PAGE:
- Wireless Phase I provides the caller’s mobile phone number to the 9•1•1 telecommunicator answering the call, but still does not provide any location information. This is important in the event the wireless phone call is dropped, and may allow telecommunicator to work with the wireless company to identify the wireless subscriber. Phase I also delivers the location of the cell tower handling the call. Wireless Phase II allows the telecommunicator to receive both the caller's wireless phone number and their location information. This location information allows the center to use our mapping system to locate the caller. Both Phases I and II are used in Newberry County depending on the service sent to the center by the cellular provider.
- CAD – After verifying that the displayed information is correct, the E9•1•1 telecommunicator sends that information into the Computer Aided Dispatch system, or CAD. CAD provided a computerized way of entering and keeping track of the progress of a call.
- Our agency uses CAD to facilitate incident response and communication in the field. The CAD system is the first point of entry for information coming into the communication system. Typical CAD system functions include resource management, call taking, location verification, dispatching, unit status management, and call disposition.
- GIS Mapping – The Center’s CAD is linked with a GIS map so that when a call comes in the telecommunicator has a visual of where the call originated. This allows them to direct the emergency services quickly and accurately.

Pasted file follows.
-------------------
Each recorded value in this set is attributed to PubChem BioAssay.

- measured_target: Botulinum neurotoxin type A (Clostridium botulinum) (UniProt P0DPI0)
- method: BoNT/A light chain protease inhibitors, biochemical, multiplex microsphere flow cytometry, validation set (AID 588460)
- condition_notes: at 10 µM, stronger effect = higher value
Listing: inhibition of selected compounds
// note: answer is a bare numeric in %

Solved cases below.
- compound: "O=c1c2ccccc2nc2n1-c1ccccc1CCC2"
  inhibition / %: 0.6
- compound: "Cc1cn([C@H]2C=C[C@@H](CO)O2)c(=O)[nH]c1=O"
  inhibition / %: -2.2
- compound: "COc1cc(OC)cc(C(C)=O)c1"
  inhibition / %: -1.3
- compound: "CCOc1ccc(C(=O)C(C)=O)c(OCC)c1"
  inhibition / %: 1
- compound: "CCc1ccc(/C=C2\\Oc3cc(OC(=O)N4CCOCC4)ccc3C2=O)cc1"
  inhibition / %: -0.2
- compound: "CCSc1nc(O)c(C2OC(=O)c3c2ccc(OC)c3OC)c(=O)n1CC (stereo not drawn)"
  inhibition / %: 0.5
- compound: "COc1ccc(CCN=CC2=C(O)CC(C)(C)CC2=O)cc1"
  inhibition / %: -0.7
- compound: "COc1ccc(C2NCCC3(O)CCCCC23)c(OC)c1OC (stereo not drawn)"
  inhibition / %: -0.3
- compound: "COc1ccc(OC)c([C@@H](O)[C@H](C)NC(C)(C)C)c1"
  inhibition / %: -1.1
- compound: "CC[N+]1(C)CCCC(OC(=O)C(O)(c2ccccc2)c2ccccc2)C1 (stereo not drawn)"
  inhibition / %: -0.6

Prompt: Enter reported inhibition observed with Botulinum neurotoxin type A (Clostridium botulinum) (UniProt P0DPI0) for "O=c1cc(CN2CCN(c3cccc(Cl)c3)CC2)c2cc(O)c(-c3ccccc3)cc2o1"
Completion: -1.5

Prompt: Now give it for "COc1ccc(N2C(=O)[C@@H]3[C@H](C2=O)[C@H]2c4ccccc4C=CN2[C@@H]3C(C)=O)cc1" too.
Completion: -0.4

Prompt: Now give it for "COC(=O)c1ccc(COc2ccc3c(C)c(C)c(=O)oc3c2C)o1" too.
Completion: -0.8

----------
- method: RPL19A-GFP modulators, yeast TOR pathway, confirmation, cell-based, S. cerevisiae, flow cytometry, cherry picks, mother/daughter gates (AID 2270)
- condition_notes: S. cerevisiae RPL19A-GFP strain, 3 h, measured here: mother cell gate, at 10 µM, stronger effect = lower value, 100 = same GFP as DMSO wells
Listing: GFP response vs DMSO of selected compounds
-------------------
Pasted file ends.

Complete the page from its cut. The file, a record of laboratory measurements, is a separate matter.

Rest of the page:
- TDD – TDD is accessed through 9•1•1, allowing callers with hearing disabilities to seek emergency assistance without delay. Callers can access the Center by typing a request that telecommunicators receive and respond to by typing replies. The Newberry County E9•1•1 Center has state of the art TDD devices that automatically pick up incoming TDD calls or signals from all phone lines.
Below is some useful information about calling 911:
- What is 9-1-1?
9-1-1 (pronounced Nine-One-One) is a three-digit phone number set aside for use as to report emergencies throughout the United States. While 9-1-1 is not available everywhere, it is hoped that in the near future you could go anywhere in the United States, and by dialing 9-1-1 will reach the correct agency when you have an emergency, without having to look up a phone number.
- Why was the number 9-1-1 selected?
The number selected to be used on a nationwide basis could not be one that was being used as an area code or the first three digits of a phone number, and needed to be easy to remember. Numbers for special services offered by the phone companies were three digit numbers (411, 611, etc).
- When do I call 9-1-1?